Tuesday, 15 November 2011

Apatura Iris Pillars at Svernake Forest Oct 23rd

Gillian was invited down to Savernake forest to see the Apatura iris caterpillars in the wild by Matthew Oates who has been monitoring the Purple Emperor butterfly population  for quite a few years,  Gill kindly invited me to join her and i could not miss this chance of seeing such a rare creature!  might never get to see one again!!!
 The bad part was, i had to get down to Gills house by 8AM!!!  which meant getting up at 5.30!!  its nearly 1hr 45 min's drive ,but early on a Sunday morning was an easy journey down the m6.     On Saturday night she said that she was not feeling too good and might not be well enough to go, but hopefully would be ok!
On arriving at Gills , she opened the door and was really pleased to see me :)    Not on deaths door as i had imagined!  but looking more alive than i did after my long journey!    lol.
We then drove down to wiltshire to savernake which was another 1 hr 50 mins drive to meet Matthew at 10.15.  on arrival he showed us distribution maps of where he has seen the pillars in the forest, over the last 3 years the numbers have drastically declined, with bad storms just after the butterflies emergence having disastrous consequences on their numbers!

Here is a forest image. the main drive through the forest is over 4 miles long!!!!!!!!

We where taken through the forest to the first location, where Matthew showed us the first pillar!  i am amazed  he manages to find them in such a huge forest, they are alot smaller than i had imagined, about 12mm in length and have so much character, amazing little things!    we spent ages trying to photographing this first one, it was quite windy so was fairly difficult!  
Here is my first image of these fascinating pillars!

Matthew then took us to the next location where two pillars where in residence on adjoining sallow bushes.
This is when the trouble started!  after taking a few shots of the first pillar, which was too high to shoot , i took a series of shots of the second one which was only about 4 ft of the ground .  here is a shot Matthew took of me shooting with mpe , i have ringed the caterpillar so u can see its size!

and the resulting image 

Now because i hold the stem as i shoot to keep everything steady, i was kneeling down while pulling the branch down to a good shooting position,  then the  UNTHINKABLE happened, the branch snapped OFF in my fingers!!  OMG!
  Gills face was a picture of horror!   I just FROZE ! , and didn't move or say a word!    i heard Matthew behind me say " o dear, this is serious"  he then said it has happened once before and he would go back to the car to get a safety pin to re attach the leaf to the bush!    the caterpillars spin a silk pad to hold themselves in place, as can be seen in the above image.  so the pillar could not be made to walk onto another leaf!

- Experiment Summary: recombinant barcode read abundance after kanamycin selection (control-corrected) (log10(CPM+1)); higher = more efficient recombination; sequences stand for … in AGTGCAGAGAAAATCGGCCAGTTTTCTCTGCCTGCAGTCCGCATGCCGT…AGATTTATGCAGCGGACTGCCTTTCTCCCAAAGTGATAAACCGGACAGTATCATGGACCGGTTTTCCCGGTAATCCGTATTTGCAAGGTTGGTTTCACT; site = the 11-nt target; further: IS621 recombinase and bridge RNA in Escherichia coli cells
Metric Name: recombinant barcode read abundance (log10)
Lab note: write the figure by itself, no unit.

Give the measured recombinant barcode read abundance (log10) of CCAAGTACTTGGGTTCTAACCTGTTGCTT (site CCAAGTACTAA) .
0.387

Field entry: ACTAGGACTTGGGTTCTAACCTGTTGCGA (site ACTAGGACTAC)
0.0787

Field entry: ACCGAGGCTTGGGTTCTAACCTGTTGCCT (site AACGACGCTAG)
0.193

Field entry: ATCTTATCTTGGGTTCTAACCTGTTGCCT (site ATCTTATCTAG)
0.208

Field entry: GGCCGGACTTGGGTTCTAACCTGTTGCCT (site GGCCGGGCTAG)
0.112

While Matthew walked back to his car, Gill had a good laugh at my expense :(  
I was still in shock!!!   but i transferred my mpe set up onto her camera so she could take a few shots now the pillar was on the ground and easy to shoot!!!!!!!

Here is Gillian adjusting camera settings and then shooting the tiny pillar  [ ringed to show size ]

After this incident and the pillar was safely re-attached to the bush Matthew took us to see the congregation area by the  " Ailesbury Column "   where Gill passed Matthews tests on which where the best congregation trees and perches  used by the male purple emperor butterflies.  I was very impressed!

The congregation area,, where the male purple emperors look out for and intercept  passing females to mate with in late june/early july!  That is why they choose the highest trees to give a good vantage point !
 it is an amazing site to see!   believe me!

A sallow tree near the the monument had two pillars but they had gone missing a week previous and Matthew thinks they might have been munched!!!!!   most tits and finches  love eating eggs and caterpillars unfortunately!  not good :(

The next pillar we where shown decided to go walk about on the sallow branches, amazing speed it travelled at along four branches before finally settling down on a nice sallow leaf and started to spin a new web pad to attach itself too!
Here is Gill shooting the wandering catt! 

And waiting for it to FALL OFF!   lol

The final location needed the use of a ladder to see and shoot the pillar,  this was a really great moment to see Matthew climb up the ladder he carries with him to find and show us the tiny caterpillar.

and with me trying to shoot it!

Here is the resulting image, not the best but a little different from composition angle!   i do not usually like black backgrounds but think it works well on this shot!

Matthew then left us,  we had an amazing time watching these extraordinary caterpillars and learned so much information from him, and he has invited us to come back to see there progress as they hibernate on the branches and next spring grow into very large impressive caterpillars!  we cant wait!

An image of a dead oak tree and a few more pillar shots .

Here is Gillian's best image from the day :)   i must admit after just two attempts at using this extremely hard lens she is doing extremely well, i did not even need to help her this time!

And one of my close ups of the pillars head!

This day was one of the best trips of the year for various reasons , a day we will never forget !



  1. Would not notice the uniqueness of this catterpilar if not by your blog post. Nice history and I think it was worth the effort to capture the images and the good day of photography.

  2. I love the shots of those tiny little creatures. Really good shots. top photography in the Philippines